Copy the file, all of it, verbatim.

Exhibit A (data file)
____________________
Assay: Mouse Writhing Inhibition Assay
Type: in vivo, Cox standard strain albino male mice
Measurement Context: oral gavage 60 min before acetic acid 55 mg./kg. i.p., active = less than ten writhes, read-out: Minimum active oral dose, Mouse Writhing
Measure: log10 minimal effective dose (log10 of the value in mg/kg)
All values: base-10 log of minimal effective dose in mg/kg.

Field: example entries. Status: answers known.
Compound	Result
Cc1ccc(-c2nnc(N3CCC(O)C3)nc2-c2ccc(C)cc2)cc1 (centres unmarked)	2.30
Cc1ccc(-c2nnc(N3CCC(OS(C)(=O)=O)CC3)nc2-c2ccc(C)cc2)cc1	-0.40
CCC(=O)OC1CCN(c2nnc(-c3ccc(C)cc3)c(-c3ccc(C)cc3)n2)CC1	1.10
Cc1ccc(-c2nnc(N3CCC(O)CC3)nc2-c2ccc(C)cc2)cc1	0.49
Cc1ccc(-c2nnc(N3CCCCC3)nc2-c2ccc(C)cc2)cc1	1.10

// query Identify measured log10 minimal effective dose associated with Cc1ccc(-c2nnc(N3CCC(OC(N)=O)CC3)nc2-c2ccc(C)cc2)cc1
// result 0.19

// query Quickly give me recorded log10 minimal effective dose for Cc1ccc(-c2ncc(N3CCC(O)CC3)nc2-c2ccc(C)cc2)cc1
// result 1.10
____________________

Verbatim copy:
Assay: Mouse Writhing Inhibition Assay
Type: in vivo, Cox standard strain albino male mice
Measurement Context: oral gavage 60 min before acetic acid 55 mg./kg. i.p., active = less than ten writhes, read-out: Minimum active oral dose, Mouse Writhing
Measure: log10 minimal effective dose (log10 of the value in mg/kg)
All values: base-10 log of minimal effective dose in mg/kg.

Field: example entries. Status: answers known.
Compound	Result
Cc1ccc(-c2nnc(N3CCC(O)C3)nc2-c2ccc(C)cc2)cc1 (centres unmarked)	2.30
Cc1ccc(-c2nnc(N3CCC(OS(C)(=O)=O)CC3)nc2-c2ccc(C)cc2)cc1	-0.40
CCC(=O)OC1CCN(c2nnc(-c3ccc(C)cc3)c(-c3ccc(C)cc3)n2)CC1	1.10
Cc1ccc(-c2nnc(N3CCC(O)CC3)nc2-c2ccc(C)cc2)cc1	0.49
Cc1ccc(-c2nnc(N3CCCCC3)nc2-c2ccc(C)cc2)cc1	1.10

// query Identify measured log10 minimal effective dose associated with Cc1ccc(-c2nnc(N3CCC(OC(N)=O)CC3)nc2-c2ccc(C)cc2)cc1
// result 0.19

// query Quickly give me recorded log10 minimal effective dose for Cc1ccc(-c2ncc(N3CCC(O)CC3)nc2-c2ccc(C)cc2)cc1
// result 1.10